The media is not responsible for the rise of Donald Trump

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It’s a now a common refrain among the punditry and in public discussion that Donald Trump owes to the media his capture of the Republican nomination in the U.S. presidential race. While it may be a comforting notion, it isn’t true.

And in the same way that all sides have united in condemning Trump, all sides have adopted similar narratives about the media. Typically from the right there is a sometimes bitter lament that Trump has reached the top only because he’s baited the media into covering his every utterance, thereby allowing him to hog the public spotlight and crowd out the other contenders. From the left comes the charge that Trump has not only been given the spotlight but hasn’t been challenged by the media. And sometimes both sides use the two arguments interchangeably.

Both are wrong for the same reason: the assumption there is some veracity to the old adage that any publicity is good publicity. While it’s true that Trump has received much more “publicity” than other candidates, none of it has been good. In fact, the tone and slant of the media’s coverage of Trump has been relentlessly negative. The drumbeat of attacks has come from all sides and in all flavors.

These include the Washington Post‘s daily newsletter which has tried with an almost desperate frequency to tar Trump with whatever it can dredge up, including tenuous 25-year-old would-be scandals; the Huffington Post‘s dismayingly unprofessional and partisan move right out of the gate to confine Trump’s campaign to its entertainment pages;  a sizable clique of conservative national security figures publishing an open letter denouncing Trump as a significant threat to national security; and the Financial Times, after exhausting its cache of surveys showing how horrified US business is by Trump, lowered itself to targeting him with an indignity normally reserved for female politicians: an entire column devoted to making fun of his fashion sense.

Just to put all of this in cold perspective, consider that Trump somehow managed to get on the bad side of Fox News, which is the leading American, if not global, standard bearer of conservative ideology. Trump is a man virtually without allies anywhere in the halls of official punditry, the business world (prognostications from Wall Street of market collapse or severe disruption should Trump win the presidency are nearly routine) or polite societies of any kind.

While it’s common for media outlets of differing ideological persuasions to line up against a presidential candidate on the opposing side, it’s almost certainly without precedent in the modern era that a candidate has been so thoroughly and unanimously pilloried by both sides. Trying to find positive coverage of Trump in the mainstream media is an almost hopeless exercise.

The roundly negative coverage of Trump was supposed to have resulted in his quick demise. That’s the way things normally work. A politician or other public figure opens his or her mouth, says or does something offensive, is pilloried in the media, tries to walk it back, deflect or apologize but nonetheless goes down in shamed defeat. This has been the fate of too many people to count, from businessmen Martin Shkreli and Donald Sterling to politicians Anthony Weiner and Howard Dean (for nothing more offensive than an impromptu scream). Indeed, would PR crisis management firms like Sard Verbinnen exist if sheer amount of media coverage was automatically a beneficial thing?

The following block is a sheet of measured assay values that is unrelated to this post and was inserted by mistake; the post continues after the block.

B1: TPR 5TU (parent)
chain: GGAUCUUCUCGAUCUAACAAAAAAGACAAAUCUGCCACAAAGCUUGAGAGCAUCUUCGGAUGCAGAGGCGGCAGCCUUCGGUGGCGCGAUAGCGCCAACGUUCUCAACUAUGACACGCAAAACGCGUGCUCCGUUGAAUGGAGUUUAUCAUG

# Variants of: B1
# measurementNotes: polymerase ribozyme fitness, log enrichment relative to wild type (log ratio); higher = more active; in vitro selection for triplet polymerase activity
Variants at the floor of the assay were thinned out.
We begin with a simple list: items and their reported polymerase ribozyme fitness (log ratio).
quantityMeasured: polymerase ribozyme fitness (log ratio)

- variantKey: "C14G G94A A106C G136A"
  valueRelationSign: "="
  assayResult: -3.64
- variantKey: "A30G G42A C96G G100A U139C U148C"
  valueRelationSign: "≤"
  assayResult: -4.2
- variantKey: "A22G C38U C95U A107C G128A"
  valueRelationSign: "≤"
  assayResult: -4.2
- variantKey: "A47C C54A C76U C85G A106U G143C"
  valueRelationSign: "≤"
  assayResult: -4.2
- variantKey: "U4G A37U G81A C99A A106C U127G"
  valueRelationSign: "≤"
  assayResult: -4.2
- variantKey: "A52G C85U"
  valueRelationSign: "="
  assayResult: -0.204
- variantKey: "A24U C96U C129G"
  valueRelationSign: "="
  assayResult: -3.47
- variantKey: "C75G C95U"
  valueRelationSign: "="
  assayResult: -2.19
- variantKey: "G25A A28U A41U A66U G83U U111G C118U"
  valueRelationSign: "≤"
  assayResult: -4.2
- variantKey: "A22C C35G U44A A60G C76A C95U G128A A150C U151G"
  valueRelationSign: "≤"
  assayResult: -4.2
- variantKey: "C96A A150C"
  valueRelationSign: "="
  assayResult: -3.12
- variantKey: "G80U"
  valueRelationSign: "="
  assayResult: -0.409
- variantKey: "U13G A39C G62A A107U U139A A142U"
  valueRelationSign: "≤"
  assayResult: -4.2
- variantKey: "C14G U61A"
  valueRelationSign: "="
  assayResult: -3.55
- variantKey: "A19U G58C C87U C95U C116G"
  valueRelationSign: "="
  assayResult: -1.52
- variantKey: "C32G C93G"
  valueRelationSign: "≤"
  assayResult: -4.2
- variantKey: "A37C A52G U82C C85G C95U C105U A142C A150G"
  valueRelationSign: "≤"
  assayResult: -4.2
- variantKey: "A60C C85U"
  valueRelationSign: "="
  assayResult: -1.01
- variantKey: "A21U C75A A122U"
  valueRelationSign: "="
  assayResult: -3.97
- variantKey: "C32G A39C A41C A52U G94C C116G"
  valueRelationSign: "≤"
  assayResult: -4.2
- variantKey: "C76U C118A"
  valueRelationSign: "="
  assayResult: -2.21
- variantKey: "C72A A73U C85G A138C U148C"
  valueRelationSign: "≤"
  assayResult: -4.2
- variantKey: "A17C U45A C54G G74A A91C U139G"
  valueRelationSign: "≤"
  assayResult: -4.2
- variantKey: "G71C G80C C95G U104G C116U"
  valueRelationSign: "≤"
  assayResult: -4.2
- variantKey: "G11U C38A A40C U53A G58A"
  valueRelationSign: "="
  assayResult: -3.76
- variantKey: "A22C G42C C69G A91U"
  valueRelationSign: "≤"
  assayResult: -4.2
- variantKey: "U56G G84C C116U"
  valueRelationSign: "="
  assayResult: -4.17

But normal (in every sense of the word) doesn’t apply to Trump and that certainly can’t be blamed on the media. What’s “different this time” is the willingness of a non-trivial number of Americans to get behind a “plain speaker” like Trump. This has meant that the media’s highlighting, mocking or calling out of Trump has failed to derail him as history and conventional societal mores would normally predict. Now that Trump has won the Republican nomination a major poll is showing that Republican voters want the party to unite behind him. When Trump half-joked that he could gun down someone on 5th Avenue in New York City and remain as popular as ever, he was probably speaking the truth, at least as far as Republican voters go.

So the media is neither playing Trump (any high-profile politician who said the kind of things Trump has said would get the same “man bites dog” coverage, but no one else has done so) nor being played by Trump. His rise, despite violating every known code, spoken and not, of political discourse and civil behavior, isn’t an indictment of the media, but rather one of the electorate.

At some point the media’s critics will have to admit Republican voters weren’t somehow manipulated into voting for Trump despite what he’s had to say; it’s that the electorate heard what he had to say and agreed with it. Period. The quantity of it was irrelevant.

The better question is: What has happened to the American polity that someone who claims he will build a physical wall between Mexico and the US,  ban all Muslims from entering the country, and abolish the federal minimum wage among other bizarrerie, is greeted with open arms by perhaps as much as half of the voting population?

The better answer is that Trump is arguably just the logical extension of where Republican rhetoric has been headed for decades. In the wake of Barack Obama’s election in 2008 and the financial crash, the Tea Party rode that same repellent rhetoric to a position of great influence without officially holding any power. Often dismissed as an extremist joke, it has now metastasized and its new form is called Donald Trump. That is where every critical eye should be looking.

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